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much for his loyalty , by imprisonment first and afterwards by expulsion . " Wood then refers to L . 1 , p . 405 , of Hist , and Antiq . Univ . Oxon . the Latin version of his History , His original MSS . in the Bodleian , were not many years ago edited by Mr . Gutch . In that work I find the
following paragraph : " 1648 , April 17 , Monday . The visiters commanded a mad woman to be whipt for calling them roundheads and rebels . Mr . Thomas Smith , also ,
of Magdall . Coll . and Mr . Webberley , of Lincoln , were committed to Bridewell for speaking boldly to and uttering rash words against them ; and especially for that Webberley did presume to take his commons in the
Hall , after they had suspended him from his office of sub-rector and the emoluments of his place . " Hist . &c . 5 vols . 4 to . 1786—1792 , B . i . II . p . 574 . Dr . Walker , a Churchman , of the school of Sacheverell , and worthy of the highest form , has mentioned Mr .
Webberley , in his Sufferings of the Clergy . He has all his information from Wood , adding , " I should have been glad to omit him , because he was esteemed by all a high-flown Socinian . So that his expulsion wanted nothing but a lawful authority , to make it a most commendable act . "
Attempt , 1714 , Pt . ii . p . 121 . Should you accept this offer of correspondence , you may , perhaps , hear again from
CIVIS RUSTICUS . [ We beg Civis Rusticus to continue his correspondence . He will find some account of Mr . Webberley , Mon . Repos . X . 82 , 83 , 498 , 499 . Ed . ]
Clapton , Aug . SO , 1817 . Sir , IN a note to the first article in the Review of your Repository for July ( p . 413 ) , Mr . Wardlaw is charged with repeating a calum ny ^ when he says , " truly the laxity of the views of Unitarians respecting the plenary inspiration , and universal authority of
the Scriptures * is a matter of such flagrant and lamentable notoriety , that I feel no anxiety to defend myself on this head from the charge of misrepresentation , to any who are at all acquainted with their writings . " I apprehend the passage contains no
calumny . Jt states , as I suppose , a fact , and in terms not more offensive than might be expected from a man of Mr . Wardlaw ' s faith . If to believe in " plenary inspiration , " is to acknowledge every word of the Old and New
Testament to be the dictate of inspiration ; and if to submit to the " universal authority of the S criptures , " is to receive every book , and the whole of every book iii the present Canon , as the undoubted word of God , 1 do
not think it is a calumnv to affirm that Unitarians do not generally believe in the plenary inspiration , and acknowledge the universal authority of the Scriptures . A railing and injurious and absurd accusation is indeed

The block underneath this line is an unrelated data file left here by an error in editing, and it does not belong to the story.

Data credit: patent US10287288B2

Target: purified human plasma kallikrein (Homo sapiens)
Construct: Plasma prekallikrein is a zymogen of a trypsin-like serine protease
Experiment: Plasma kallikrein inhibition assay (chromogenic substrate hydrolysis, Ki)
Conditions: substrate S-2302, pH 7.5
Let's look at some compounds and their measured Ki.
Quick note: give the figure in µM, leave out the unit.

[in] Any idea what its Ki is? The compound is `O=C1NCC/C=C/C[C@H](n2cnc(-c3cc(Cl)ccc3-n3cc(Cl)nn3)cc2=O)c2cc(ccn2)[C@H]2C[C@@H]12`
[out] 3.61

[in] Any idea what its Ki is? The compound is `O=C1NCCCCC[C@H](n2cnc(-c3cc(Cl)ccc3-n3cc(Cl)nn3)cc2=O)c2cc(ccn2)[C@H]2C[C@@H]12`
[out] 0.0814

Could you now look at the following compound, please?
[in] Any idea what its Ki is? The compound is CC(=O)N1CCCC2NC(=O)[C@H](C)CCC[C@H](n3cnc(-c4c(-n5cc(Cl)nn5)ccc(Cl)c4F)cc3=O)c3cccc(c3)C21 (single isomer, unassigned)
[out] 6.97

brought against them , when it is pretended , that they withhold their faith from what God has revealed , as if they disputed the veracity of God . They do refuse to submit their understanding to fho&e interpreter * of Divine revelation , especially , who presume to
array their own interpretation in the same authority as the revelation itself ; but this is to question not the veracity of God , but the infallibility of men . To an acknowledged declaration from God no man in his senses ever did , or ever could refuse his belief : and it is
manifestly absurd to accuse him of such extravagant and impious folly , who refuses his belief only to what he does not acknowledge to be a declaration from God , to what he considers on the contrary the mere doctrine of man , unsupported and contradicted by the revelation from God . This the
Unitarian does in refusing his assent to the popular creed ; and to accuse him on this ground of refusing to submit to the authority of God , if it be not calumny , is misrepresentation and injustice . On this charge Mr . Wardlaw and his brethren ought to plead guilty ;
they construe dissent from their explanation of the Scriptures into resistance to the authority of God . But without pretending to say what is the actual opinion of the body of Unitarian Christians , 1 do not for myself
complain of misrepresentation , When it is said , that they doubt the genuineness of a part of the present Canon of Scripture , and the plenary inspiration of a much greater part . It should , indeed , be added , that they do thi * because the evidence of plenary inspiration appears to be incomplete ,
Unitarian Opinion of the Scriptures * 595
Monthly Repository (1806-1838) and Unitarian Chronicle (1832-1833), Oct. 2, 1817, page 595, in the Nineteenth-Century Serials Edition (2008; 2018) ncse.ac.uk/periodicals/mruc/issues/vm2-ncseproduct2469/page/23/